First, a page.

Pioneering developer Patrick McNerney, whose industrial, loft-style buildings helped establish both SoMa and Dogpatch as trendy areas, has set his sights on a new neighborhood: hardscrabble Visitacion Valley.
McNerney’s Martin Building Co. has bought a parcel of land that abuts the former Schlage Lock property on San Francisco’s southern edge, where developer Universal Paragon is about to start construction on the first phase of a 1,679-unit housing development.
McNerney paid $1.85 million for the property, according to public records compiled by the Old Republic Title Co. He said he hopes to build about 200 units of housing over ground-floor retail on the 1.2-acre property.
The developer said he wasn’t looking for land in Visitacion Valley, but stumbled on the listing while looking at the real estate website LoopNet. He was intrigued — even though the southern edge of the city is a long way from his usual stomping grounds around Mint Plaza, SoMa, Dogpatch and central Mission Street.
‘Great opportunity site’
“It’s a great opportunity site,” he said. “It’s a major transit hub. Visitacion Valley could use large-scale investment and pedestrian-friendly retail,” he said. “It’s an awesome place that has been overlooked.” The property is part of an old Union Pacific Railroad right of way located on Tunnel Avenue near the border of San Francisco and Brisbane.
While the Martin Building project is bite-size compared to Universal Paragon’s 20-acre undertaking, it means that money is flowing to the area, the result of years of work by city planners, Universal Paragon and Visitacion Valley residents. The neighborhood is one of the poorest in San Francisco and hasn’t attracted development in decades, despite its transit-rich location on both Caltrain and Muni streetcar lines.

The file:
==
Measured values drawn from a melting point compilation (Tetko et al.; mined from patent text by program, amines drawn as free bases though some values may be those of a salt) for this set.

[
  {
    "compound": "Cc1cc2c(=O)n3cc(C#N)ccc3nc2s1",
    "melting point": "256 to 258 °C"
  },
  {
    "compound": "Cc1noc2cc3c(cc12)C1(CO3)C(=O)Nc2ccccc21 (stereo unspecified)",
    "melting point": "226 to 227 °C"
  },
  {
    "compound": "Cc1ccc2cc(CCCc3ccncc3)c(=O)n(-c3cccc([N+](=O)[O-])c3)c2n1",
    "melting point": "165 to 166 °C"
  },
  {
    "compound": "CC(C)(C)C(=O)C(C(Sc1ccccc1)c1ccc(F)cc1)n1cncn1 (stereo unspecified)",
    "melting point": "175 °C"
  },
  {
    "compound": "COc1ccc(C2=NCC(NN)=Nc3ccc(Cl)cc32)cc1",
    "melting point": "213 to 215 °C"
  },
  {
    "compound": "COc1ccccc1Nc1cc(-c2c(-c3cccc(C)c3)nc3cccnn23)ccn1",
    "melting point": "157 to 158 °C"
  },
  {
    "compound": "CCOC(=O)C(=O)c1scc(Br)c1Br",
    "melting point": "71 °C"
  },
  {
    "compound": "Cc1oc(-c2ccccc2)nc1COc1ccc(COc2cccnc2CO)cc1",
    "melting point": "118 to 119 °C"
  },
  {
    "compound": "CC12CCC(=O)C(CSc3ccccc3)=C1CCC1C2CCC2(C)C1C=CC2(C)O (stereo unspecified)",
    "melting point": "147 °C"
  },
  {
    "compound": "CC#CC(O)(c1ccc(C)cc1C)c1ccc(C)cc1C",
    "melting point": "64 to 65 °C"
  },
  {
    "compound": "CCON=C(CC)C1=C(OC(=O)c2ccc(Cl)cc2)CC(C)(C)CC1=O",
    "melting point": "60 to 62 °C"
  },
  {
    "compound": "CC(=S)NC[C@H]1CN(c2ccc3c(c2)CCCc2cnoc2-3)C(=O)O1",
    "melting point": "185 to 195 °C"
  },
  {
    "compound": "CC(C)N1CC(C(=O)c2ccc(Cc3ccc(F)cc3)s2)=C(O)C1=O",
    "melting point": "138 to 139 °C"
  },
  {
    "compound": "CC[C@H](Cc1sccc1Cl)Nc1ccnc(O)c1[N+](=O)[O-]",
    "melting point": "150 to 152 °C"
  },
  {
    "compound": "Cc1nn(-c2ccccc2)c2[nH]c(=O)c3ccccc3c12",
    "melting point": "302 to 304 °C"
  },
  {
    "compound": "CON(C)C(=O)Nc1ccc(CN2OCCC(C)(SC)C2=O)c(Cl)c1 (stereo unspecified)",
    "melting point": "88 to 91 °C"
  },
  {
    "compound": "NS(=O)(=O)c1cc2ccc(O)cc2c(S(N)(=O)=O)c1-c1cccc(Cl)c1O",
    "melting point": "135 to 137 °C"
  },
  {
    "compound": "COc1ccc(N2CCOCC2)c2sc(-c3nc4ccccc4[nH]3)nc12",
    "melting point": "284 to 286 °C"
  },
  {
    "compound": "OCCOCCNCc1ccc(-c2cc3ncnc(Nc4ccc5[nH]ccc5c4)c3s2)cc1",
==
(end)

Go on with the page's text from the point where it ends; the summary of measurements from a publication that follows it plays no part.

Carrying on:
Visitacion Valley residents hope that the new housing on both projects will pump life into its downtown retail strip, Leland Avenue, which struggles to attract enough foot traffic despite a nice small-town vibe. The plan calls for Leland Avenue to be extended into the Schlage Lock property.
Visitacion Valley resident Fran Martin, who has been involved in planning the Schlage Lock project for 16 years, said she is “excited because of the projects that Patrick McNerney has completed.”
“It gives me hope that people will want to live here — this guy knows what he is doing,” Martin said.
The investment comes as Universal Paragon is getting ready to commence the “horizontal construction” — curbs, streets, streetlights, utilities — on phase one at the Schlage Lock site, which has sat dormant since 1999 when owner Ingersoll Rand closed the factory that had operated there since 1926.
Universal Paragon Development Director Jonathan Scharfman said a combination of open space and lower-density row houses had originally been contemplated for the Union Pacific Railroad property, but that he welcomes “high-quality development that is consistent with current plans and that doesn’t compromise the standards that were set over so many years.”
“Our concern is that any development that occurs on that site be consistent with design guidelines that were developed over years with the community and the city family,” Scharfman said.
McNerney said he’s had one meeting with city planners. “We are at the start of the process — and it will be a process.”
Martin said she is looking forward to the first bulldozers moving dirt on the fenced-in swath of dirt and tall grass, a frequent dumping ground for unwanted household garbage.
“My main concern is that it all works together and that it be fabulous,” Martin said. “It’s going to be a tough sell, where it is, so it has to be really well-designed.”
Martin held the first neighborhood meetings about the reuse of Schalge Lock in 1999 when the factory was shuttered.
“It’s been a long haul,” she said. “I’m 70 years old, so it’s got to happen soon.”